Olives from Tree to Harvest – Part 1

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Olives from Tree to Harvest – Part 1

Holy symbol of abundance, the olive tree had its origins 20–40 million years ago in the Oligocene (now corresponding to Italy and the eastern Mediterranean Basin) as found fossils indicate. This tree is now one of the most grown in our region, bringing forth the best quality oil packed with a myriad of health benefits. In this series, we tackle olive tree cultivation from growing conditions to types and pests all the way to harvest and oil extraction.

Olive Trees in Lebanon

The preliminary results of the olive map in Lebanon showed that there are 450 square kilometers of areas planted with olive trees, which are located in two main regions: the north and the south. This means about 45 thousand hectares, at a rate of 300 trees per hectare, which is equivalent to 13.5 million trees.
The comprehensive survey conducted by FAO in 1998 indicated that there are 209.6 thousand dunums of olive trees in the North Lebanon region, concentrated in Koura (54.9 thousand dunums), Akkar (76.3 thousand dunums) and Zgharta (45.9 thousand dunums), while in Nabatieh there are 116.12 thousand Dunums planted with olives, of which 29 thousand are in Hasbaya, 31 thousand in Marjeyoun, 26 thousand in Bint Jbeil, and 29.1 thousand in Nabatiyeh.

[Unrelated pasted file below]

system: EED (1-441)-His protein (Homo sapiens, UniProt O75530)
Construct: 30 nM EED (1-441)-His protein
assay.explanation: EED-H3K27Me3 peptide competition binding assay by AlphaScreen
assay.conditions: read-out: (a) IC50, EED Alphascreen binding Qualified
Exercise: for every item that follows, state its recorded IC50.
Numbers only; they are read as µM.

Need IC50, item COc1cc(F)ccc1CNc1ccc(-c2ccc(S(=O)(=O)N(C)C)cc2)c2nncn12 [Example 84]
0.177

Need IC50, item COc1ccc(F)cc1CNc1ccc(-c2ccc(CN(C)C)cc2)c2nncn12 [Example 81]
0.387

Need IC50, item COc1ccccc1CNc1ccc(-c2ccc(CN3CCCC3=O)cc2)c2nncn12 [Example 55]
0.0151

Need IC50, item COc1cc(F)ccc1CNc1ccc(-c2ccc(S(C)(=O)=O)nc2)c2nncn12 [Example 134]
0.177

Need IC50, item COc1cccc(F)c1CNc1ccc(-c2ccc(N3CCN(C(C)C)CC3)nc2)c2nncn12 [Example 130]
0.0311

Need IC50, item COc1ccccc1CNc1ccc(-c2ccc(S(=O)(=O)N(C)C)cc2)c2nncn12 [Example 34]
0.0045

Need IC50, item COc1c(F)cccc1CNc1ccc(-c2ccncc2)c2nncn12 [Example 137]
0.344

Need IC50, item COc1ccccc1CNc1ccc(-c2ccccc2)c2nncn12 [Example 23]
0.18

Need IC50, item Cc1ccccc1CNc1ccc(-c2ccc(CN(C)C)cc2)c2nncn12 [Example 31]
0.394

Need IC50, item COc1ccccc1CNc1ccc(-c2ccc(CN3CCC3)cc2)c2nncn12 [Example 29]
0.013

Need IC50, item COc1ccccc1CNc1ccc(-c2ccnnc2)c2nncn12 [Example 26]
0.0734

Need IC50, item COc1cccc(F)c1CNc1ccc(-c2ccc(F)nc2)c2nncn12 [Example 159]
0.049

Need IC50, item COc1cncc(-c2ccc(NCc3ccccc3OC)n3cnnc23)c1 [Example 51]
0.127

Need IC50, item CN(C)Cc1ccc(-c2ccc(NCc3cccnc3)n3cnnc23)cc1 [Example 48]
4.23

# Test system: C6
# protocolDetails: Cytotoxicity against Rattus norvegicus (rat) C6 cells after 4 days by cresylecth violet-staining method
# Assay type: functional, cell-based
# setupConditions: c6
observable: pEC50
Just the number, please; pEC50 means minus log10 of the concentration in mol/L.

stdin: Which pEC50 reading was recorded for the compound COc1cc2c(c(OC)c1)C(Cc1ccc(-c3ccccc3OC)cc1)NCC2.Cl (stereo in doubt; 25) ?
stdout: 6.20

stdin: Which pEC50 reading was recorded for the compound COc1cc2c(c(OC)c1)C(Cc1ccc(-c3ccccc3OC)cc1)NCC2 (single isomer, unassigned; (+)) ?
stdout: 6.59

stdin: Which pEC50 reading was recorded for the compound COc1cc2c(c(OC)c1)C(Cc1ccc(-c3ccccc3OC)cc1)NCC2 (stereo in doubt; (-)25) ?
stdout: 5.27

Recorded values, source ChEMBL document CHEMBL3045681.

Olive trees

• Evergreen
• The age of the leaf from 3-4 years
• Roots: spread horizontally for a distance of 12 meters from the trunk and deepen to a distance of 6 meters
• Flowers: The flowers bear fruit in clusters of 8-25 flowers per cluster and are pollinated by the wind

Climatic requirements

• It is grown in areas whose altitude does not exceed 800 meters
The appropriate temperature during the growth period: 12-22 degrees Celsius (flowering buds grow 14-15, when flowers open 18-20, and 21-22 nodes).
• Olives bear winter frosts up to minus 5 degrees
• The growth of the olive tree stops at a temperature of 38
• The olive tree needs 400 mm of precipitation

Soil requirements

• It is one of the trees with few requirements and prefers sandy, clay or calcareous soils
• It should have good drainage and ventilation to avoid exposure to fungal diseases

Olive Tree Cultivation

• Traditional Agriculture (7*7) (8*8) (9*9)
High intensive cultivation (3 m * 2 m)
Olives can be planted in the fall in areas with mild winters and during the spring in areas with cold winters

Maryse Bou Zeid


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